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Gender discrimination in the common law of domicile and the application of the Canadian Charter of Rights and Freedoms

  • Author(s) / Creator(s)
  • A married woman must take her husband's domicile at common law. This rule exists in five of Canada's provinces. It is argued that the rule violates the right to equality. It is further argued that, notwithstanding the Supreme Court's decision in Dolphin Delivery, the Charter must apply to common law rules governing the relationship between husband and wife. Such rules impose a status on the parties. Therefore, a commitment to respect for the autonomous choice of individuals does not support the conclusion that the rules should be beyond constitutional review.

  • Date created
    1991
  • Subjects / Keywords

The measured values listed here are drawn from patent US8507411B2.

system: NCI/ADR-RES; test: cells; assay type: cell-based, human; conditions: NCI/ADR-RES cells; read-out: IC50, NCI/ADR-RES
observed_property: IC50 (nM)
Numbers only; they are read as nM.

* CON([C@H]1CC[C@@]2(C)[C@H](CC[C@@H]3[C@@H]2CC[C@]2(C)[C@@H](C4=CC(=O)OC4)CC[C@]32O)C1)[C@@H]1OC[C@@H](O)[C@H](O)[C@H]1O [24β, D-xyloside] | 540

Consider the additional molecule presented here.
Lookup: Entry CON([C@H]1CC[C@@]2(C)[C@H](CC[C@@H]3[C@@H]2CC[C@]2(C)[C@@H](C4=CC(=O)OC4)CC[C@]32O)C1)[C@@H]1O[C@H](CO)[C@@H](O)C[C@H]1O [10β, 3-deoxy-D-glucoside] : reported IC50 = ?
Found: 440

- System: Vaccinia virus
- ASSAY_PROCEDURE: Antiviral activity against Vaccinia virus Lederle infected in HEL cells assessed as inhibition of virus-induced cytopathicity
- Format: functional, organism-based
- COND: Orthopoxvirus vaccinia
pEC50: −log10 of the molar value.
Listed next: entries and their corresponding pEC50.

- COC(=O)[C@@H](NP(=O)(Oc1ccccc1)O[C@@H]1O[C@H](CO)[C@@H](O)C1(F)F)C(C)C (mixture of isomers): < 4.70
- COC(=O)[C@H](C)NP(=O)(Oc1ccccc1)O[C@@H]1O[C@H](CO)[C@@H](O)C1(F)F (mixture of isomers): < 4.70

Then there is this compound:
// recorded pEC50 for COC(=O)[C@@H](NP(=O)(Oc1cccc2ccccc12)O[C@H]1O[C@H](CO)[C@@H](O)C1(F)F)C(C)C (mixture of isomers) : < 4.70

• Type of Item
    Article (Published)
  • DOI
    https://doi.org/10.7939/R3154F361
  • License
    © 1991 Annalise Acorn. This version of this article is open access and can be downloaded and shared. The original author(s) and source must be cited.
  • Language
  • Citation for previous publication
    • Acorn, A. (1991). Gender discrimination in the common law of domicile and the application of the Canadian Charter of Rights and Freedoms. Osgoode Hall Law Journal, 29(3), 419-456. Retrieved from http://digitalcommons.osgoode.yorku.ca/ohlj/vol29/iss3/1/
  • Link to related item
    http://digitalcommons.osgoode.yorku.ca/ohlj/vol29/iss3/1/